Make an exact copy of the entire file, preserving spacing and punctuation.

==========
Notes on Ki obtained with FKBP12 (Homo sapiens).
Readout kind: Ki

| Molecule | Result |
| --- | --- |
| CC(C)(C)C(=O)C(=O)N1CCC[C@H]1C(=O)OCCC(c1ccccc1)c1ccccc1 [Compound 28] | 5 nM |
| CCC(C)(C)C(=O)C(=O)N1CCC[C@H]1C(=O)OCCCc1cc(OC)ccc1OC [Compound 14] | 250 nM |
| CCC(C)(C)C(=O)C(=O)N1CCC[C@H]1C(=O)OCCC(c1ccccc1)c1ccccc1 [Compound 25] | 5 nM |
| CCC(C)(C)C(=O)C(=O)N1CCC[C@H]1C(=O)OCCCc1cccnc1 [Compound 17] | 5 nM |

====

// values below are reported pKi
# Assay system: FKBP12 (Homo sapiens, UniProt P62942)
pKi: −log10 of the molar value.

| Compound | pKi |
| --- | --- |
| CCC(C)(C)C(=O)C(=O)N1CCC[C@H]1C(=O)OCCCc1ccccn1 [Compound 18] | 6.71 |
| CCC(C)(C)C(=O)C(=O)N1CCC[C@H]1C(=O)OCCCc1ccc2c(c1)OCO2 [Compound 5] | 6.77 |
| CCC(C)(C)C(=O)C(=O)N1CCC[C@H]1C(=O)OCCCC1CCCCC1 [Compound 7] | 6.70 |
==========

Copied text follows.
Notes on Ki obtained with FKBP12 (Homo sapiens).
Readout kind: Ki

| Molecule | Result |
| --- | --- |
| CC(C)(C)C(=O)C(=O)N1CCC[C@H]1C(=O)OCCC(c1ccccc1)c1ccccc1 [Compound 28] | 5 nM |
| CCC(C)(C)C(=O)C(=O)N1CCC[C@H]1C(=O)OCCCc1cc(OC)ccc1OC [Compound 14] | 250 nM |
| CCC(C)(C)C(=O)C(=O)N1CCC[C@H]1C(=O)OCCC(c1ccccc1)c1ccccc1 [Compound 25] | 5 nM |
| CCC(C)(C)C(=O)C(=O)N1CCC[C@H]1C(=O)OCCCc1cccnc1 [Compound 17] | 5 nM |

====

// values below are reported pKi
# Assay system: FKBP12 (Homo sapiens, UniProt P62942)
pKi: −log10 of the molar value.

| Compound | pKi |
| --- | --- |
| CCC(C)(C)C(=O)C(=O)N1CCC[C@H]1C(=O)OCCCc1ccccn1 [Compound 18] | 6.71 |
| CCC(C)(C)C(=O)C(=O)N1CCC[C@H]1C(=O)OCCCc1ccc2c(c1)OCO2 [Compound 5] | 6.77 |
| CCC(C)(C)C(=O)C(=O)N1CCC[C@H]1C(=O)OCCCC1CCCCC1 [Compound 7] | 6.70 |